But there is something I DO worry about: Innovators.


Blogger Mike Masnick wrote: “Part of the way innovation works is that you build on the works of others. That doesn’t just mean wholesale copying, but trying to take what works and improve on it — or take what doesn’t work well and figure out a way to make it work better.”

This is why innovators are always more ‘dangerous’ – and more successful – than copycats. Someone ripping off an idea of mine and trying to recreate it? Meh – I don’t care. Someone taking my idea and making it better? That’s what I’ve got to worry about – and that’s why I have to focus on making it better myself FIRST.

Mozart was an innovator. And yes – he borrowed ideas and concepts from other composers. I was shocked when I found this out, but when I confronted my husband (who holds a doctorate in music) about it, he simply shrugged and said “Yeah….but Mozart did it better.”

That’s the difference between a copycat and an innovator.

No artist is a pristine source of original material. Artists have borrowed from each other for centuries, and some of the greatest works are those where a master-to-be took someone else’s idea and improved upon it. That’s just how it works. Those who created carbon copies would have faded with time, as their work would have that ‘flatness’ that Montgomery spoke of. But those who created something new with what they had were more likely to be remembered.

But a single innovation of your own can’t keep you ahead of the game – you have to keep doing it.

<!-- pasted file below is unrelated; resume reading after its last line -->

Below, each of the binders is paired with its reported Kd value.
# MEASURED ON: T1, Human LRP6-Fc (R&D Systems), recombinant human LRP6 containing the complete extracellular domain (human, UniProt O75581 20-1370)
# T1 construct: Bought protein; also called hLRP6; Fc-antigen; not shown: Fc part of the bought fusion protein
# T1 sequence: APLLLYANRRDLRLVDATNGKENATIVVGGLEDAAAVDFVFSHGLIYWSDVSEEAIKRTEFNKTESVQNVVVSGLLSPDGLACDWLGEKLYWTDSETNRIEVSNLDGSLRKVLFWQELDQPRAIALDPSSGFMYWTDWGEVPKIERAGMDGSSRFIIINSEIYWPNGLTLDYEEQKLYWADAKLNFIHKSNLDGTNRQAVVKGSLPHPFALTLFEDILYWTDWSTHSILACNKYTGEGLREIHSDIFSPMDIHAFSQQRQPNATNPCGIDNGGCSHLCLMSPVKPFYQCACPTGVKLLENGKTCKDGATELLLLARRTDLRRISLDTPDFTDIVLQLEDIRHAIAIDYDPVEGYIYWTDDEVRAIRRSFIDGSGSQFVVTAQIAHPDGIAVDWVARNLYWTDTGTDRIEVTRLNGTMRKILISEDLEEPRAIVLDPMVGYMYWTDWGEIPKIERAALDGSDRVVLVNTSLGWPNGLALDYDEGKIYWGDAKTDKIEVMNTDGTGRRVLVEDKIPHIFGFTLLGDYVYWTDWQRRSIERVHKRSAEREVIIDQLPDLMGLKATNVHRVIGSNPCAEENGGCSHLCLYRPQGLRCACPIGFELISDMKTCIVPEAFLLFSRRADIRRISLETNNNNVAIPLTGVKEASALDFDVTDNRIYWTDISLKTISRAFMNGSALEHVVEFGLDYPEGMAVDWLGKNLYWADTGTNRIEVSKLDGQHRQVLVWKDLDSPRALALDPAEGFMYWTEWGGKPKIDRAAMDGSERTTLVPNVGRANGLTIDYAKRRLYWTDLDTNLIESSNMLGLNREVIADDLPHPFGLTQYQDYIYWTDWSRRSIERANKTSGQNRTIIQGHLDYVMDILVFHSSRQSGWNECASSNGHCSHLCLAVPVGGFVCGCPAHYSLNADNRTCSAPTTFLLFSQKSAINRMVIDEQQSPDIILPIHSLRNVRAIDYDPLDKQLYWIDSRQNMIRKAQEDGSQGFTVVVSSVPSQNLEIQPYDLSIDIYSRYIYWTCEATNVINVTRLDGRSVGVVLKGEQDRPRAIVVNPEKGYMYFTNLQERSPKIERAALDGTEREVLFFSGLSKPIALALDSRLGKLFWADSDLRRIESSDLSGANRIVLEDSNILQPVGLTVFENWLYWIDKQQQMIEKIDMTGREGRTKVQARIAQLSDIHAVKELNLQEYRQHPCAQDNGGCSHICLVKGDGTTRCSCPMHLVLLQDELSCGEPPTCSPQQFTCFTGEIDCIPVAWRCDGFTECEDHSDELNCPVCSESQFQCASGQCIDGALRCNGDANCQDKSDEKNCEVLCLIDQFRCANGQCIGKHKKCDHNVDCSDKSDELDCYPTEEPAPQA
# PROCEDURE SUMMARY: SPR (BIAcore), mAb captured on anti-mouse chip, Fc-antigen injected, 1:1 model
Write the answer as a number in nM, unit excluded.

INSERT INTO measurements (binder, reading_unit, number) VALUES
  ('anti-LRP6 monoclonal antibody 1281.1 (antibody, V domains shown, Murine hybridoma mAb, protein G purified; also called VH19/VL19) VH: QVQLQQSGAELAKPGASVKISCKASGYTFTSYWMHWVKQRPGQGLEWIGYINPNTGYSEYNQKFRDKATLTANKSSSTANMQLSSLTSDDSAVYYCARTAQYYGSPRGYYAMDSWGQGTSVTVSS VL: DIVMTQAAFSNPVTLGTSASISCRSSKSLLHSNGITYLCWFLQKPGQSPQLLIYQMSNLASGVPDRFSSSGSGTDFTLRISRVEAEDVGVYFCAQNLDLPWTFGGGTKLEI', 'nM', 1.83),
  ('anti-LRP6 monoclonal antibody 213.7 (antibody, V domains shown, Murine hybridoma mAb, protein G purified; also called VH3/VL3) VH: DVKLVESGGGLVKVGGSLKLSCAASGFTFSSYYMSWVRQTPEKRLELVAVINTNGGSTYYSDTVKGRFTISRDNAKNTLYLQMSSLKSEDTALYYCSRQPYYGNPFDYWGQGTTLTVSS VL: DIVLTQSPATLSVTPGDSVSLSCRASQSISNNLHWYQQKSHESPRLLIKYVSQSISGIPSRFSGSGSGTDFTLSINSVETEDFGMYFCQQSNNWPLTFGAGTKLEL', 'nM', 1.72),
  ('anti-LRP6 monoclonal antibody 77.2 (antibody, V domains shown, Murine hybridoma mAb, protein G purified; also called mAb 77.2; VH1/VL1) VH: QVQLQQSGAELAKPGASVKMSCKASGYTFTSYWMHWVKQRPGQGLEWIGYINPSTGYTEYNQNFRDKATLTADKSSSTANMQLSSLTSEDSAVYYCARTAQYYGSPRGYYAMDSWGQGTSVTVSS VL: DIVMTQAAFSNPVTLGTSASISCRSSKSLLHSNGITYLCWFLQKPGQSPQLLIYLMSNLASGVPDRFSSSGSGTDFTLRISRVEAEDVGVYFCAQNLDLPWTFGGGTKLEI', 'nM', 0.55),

Consider the computer on which you’re reading this blog.

The idea of a “computer desktop” is commonly acknowledged to have been invented by Xerox, and yet I’m betting that the computer you’re using right now is 1) not from Xerox, and 2) has a desktop. Industry lore has it that Steve Jobs and his team raided Xerox’s idea (“They were copierheads who had no clue about what a computer could do,” Jobs is quoted as saying in his biography, “Xerox could have owned the entire computer industry.”) However they got the idea, Apple’s engineers ran with it and made it even better - and then they made it wildly popular. Other companies lost little time in re-stealing the idea, and now pretty much all of us can recognize and navigate a desktop, no matter what computer we’re on.

Which teaches us something else: If you invent (or borrow, then innovate) something great, that’s awesome, but you can’t rest on your laurels. Someone else will take that idea and make it better – just like you have. Art, like technology, functions by taking ideas and building, remixing, melding, and innovating from there. “Your idea” will become a new baseline from which everyone will soon work. No one can expect to come up with an idea and profit from it forever. If you don’t innovate and improve it, someone else will.

-

So I fear no copycat. Theft is not the threat – innovation is. But the presence of innovation just means that I’ve got to be the one to improve my work before someone else does. And that should push me to do better. If my eyes are constantly scanning for people who might be stealing what I’m already doing, then I’m wasting the energy I could be using to make my own work better.